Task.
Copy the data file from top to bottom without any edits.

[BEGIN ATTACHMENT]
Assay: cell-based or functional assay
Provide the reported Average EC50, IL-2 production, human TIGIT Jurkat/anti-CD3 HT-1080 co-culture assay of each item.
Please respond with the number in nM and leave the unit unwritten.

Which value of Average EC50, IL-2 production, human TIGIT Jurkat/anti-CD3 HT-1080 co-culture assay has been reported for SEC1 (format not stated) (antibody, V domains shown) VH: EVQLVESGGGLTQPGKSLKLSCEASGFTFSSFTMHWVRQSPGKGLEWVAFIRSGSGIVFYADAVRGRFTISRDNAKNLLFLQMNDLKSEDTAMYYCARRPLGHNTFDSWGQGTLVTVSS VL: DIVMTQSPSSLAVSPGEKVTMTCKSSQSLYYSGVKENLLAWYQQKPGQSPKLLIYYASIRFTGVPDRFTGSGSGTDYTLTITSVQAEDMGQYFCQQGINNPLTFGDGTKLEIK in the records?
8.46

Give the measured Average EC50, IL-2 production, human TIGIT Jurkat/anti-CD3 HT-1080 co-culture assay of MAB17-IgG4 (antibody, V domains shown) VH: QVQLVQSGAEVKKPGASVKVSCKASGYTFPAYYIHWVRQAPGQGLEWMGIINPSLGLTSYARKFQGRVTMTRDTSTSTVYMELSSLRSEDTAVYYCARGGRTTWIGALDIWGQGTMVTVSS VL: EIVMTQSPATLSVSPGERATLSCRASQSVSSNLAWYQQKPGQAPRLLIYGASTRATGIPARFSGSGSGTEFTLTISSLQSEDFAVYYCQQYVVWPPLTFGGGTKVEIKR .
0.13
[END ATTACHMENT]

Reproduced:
Assay: cell-based or functional assay
Provide the reported Average EC50, IL-2 production, human TIGIT Jurkat/anti-CD3 HT-1080 co-culture assay of each item.
Please respond with the number in nM and leave the unit unwritten.

Which value of Average EC50, IL-2 production, human TIGIT Jurkat/anti-CD3 HT-1080 co-culture assay has been reported for SEC1 (format not stated) (antibody, V domains shown) VH: EVQLVESGGGLTQPGKSLKLSCEASGFTFSSFTMHWVRQSPGKGLEWVAFIRSGSGIVFYADAVRGRFTISRDNAKNLLFLQMNDLKSEDTAMYYCARRPLGHNTFDSWGQGTLVTVSS VL: DIVMTQSPSSLAVSPGEKVTMTCKSSQSLYYSGVKENLLAWYQQKPGQSPKLLIYYASIRFTGVPDRFTGSGSGTDYTLTITSVQAEDMGQYFCQQGINNPLTFGDGTKLEIK in the records?
8.46

Give the measured Average EC50, IL-2 production, human TIGIT Jurkat/anti-CD3 HT-1080 co-culture assay of MAB17-IgG4 (antibody, V domains shown) VH: QVQLVQSGAEVKKPGASVKVSCKASGYTFPAYYIHWVRQAPGQGLEWMGIINPSLGLTSYARKFQGRVTMTRDTSTSTVYMELSSLRSEDTAVYYCARGGRTTWIGALDIWGQGTMVTVSS VL: EIVMTQSPATLSVSPGERATLSCRASQSVSSNLAWYQQKPGQAPRLLIYGASTRATGIPARFSGSGSGTEFTLTISSLQSEDFAVYYCQQYVVWPPLTFGGGTKVEIKR .
0.13